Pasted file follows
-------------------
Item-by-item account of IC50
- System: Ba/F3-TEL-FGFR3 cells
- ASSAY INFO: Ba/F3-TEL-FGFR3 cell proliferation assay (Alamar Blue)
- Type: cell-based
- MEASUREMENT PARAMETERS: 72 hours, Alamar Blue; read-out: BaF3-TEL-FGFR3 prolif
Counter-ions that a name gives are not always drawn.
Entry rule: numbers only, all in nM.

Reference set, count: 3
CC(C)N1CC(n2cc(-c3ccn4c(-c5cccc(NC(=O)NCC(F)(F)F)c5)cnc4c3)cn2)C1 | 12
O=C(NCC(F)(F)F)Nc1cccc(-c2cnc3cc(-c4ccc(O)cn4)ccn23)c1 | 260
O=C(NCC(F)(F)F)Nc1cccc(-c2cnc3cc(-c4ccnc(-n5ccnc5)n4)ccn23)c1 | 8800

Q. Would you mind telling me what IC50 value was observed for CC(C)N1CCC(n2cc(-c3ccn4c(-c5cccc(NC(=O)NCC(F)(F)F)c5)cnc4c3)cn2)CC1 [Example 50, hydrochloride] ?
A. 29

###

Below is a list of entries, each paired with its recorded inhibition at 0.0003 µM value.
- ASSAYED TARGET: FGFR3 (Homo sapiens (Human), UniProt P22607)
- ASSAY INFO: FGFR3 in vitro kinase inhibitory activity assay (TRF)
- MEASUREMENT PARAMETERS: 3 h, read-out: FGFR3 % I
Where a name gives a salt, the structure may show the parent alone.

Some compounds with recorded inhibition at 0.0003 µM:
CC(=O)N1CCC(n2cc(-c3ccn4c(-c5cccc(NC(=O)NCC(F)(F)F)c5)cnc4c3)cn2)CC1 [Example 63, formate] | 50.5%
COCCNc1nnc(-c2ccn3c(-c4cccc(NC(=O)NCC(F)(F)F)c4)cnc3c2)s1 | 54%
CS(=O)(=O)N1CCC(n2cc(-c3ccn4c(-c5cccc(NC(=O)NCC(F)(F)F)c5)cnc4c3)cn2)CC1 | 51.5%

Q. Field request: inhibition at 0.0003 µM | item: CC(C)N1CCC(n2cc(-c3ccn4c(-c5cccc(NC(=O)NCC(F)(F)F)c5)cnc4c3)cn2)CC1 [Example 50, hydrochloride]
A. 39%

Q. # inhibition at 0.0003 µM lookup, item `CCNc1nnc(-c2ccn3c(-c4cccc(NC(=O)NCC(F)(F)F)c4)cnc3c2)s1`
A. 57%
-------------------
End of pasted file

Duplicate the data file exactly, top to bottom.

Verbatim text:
Item-by-item account of IC50
- System: Ba/F3-TEL-FGFR3 cells
- ASSAY INFO: Ba/F3-TEL-FGFR3 cell proliferation assay (Alamar Blue)
- Type: cell-based
- MEASUREMENT PARAMETERS: 72 hours, Alamar Blue; read-out: BaF3-TEL-FGFR3 prolif
Counter-ions that a name gives are not always drawn.
Entry rule: numbers only, all in nM.

Reference set, count: 3
CC(C)N1CC(n2cc(-c3ccn4c(-c5cccc(NC(=O)NCC(F)(F)F)c5)cnc4c3)cn2)C1 | 12
O=C(NCC(F)(F)F)Nc1cccc(-c2cnc3cc(-c4ccc(O)cn4)ccn23)c1 | 260
O=C(NCC(F)(F)F)Nc1cccc(-c2cnc3cc(-c4ccnc(-n5ccnc5)n4)ccn23)c1 | 8800

Q. Would you mind telling me what IC50 value was observed for CC(C)N1CCC(n2cc(-c3ccn4c(-c5cccc(NC(=O)NCC(F)(F)F)c5)cnc4c3)cn2)CC1 [Example 50, hydrochloride] ?
A. 29

###

Below is a list of entries, each paired with its recorded inhibition at 0.0003 µM value.
- ASSAYED TARGET: FGFR3 (Homo sapiens (Human), UniProt P22607)
- ASSAY INFO: FGFR3 in vitro kinase inhibitory activity assay (TRF)
- MEASUREMENT PARAMETERS: 3 h, read-out: FGFR3 % I
Where a name gives a salt, the structure may show the parent alone.

Some compounds with recorded inhibition at 0.0003 µM:
CC(=O)N1CCC(n2cc(-c3ccn4c(-c5cccc(NC(=O)NCC(F)(F)F)c5)cnc4c3)cn2)CC1 [Example 63, formate] | 50.5%
COCCNc1nnc(-c2ccn3c(-c4cccc(NC(=O)NCC(F)(F)F)c4)cnc3c2)s1 | 54%
CS(=O)(=O)N1CCC(n2cc(-c3ccn4c(-c5cccc(NC(=O)NCC(F)(F)F)c5)cnc4c3)cn2)CC1 | 51.5%

Q. Field request: inhibition at 0.0003 µM | item: CC(C)N1CCC(n2cc(-c3ccn4c(-c5cccc(NC(=O)NCC(F)(F)F)c5)cnc4c3)cn2)CC1 [Example 50, hydrochloride]
A. 39%

Q. # inhibition at 0.0003 µM lookup, item `CCNc1nnc(-c2ccn3c(-c4cccc(NC(=O)NCC(F)(F)F)c4)cnc3c2)s1`
A. 57%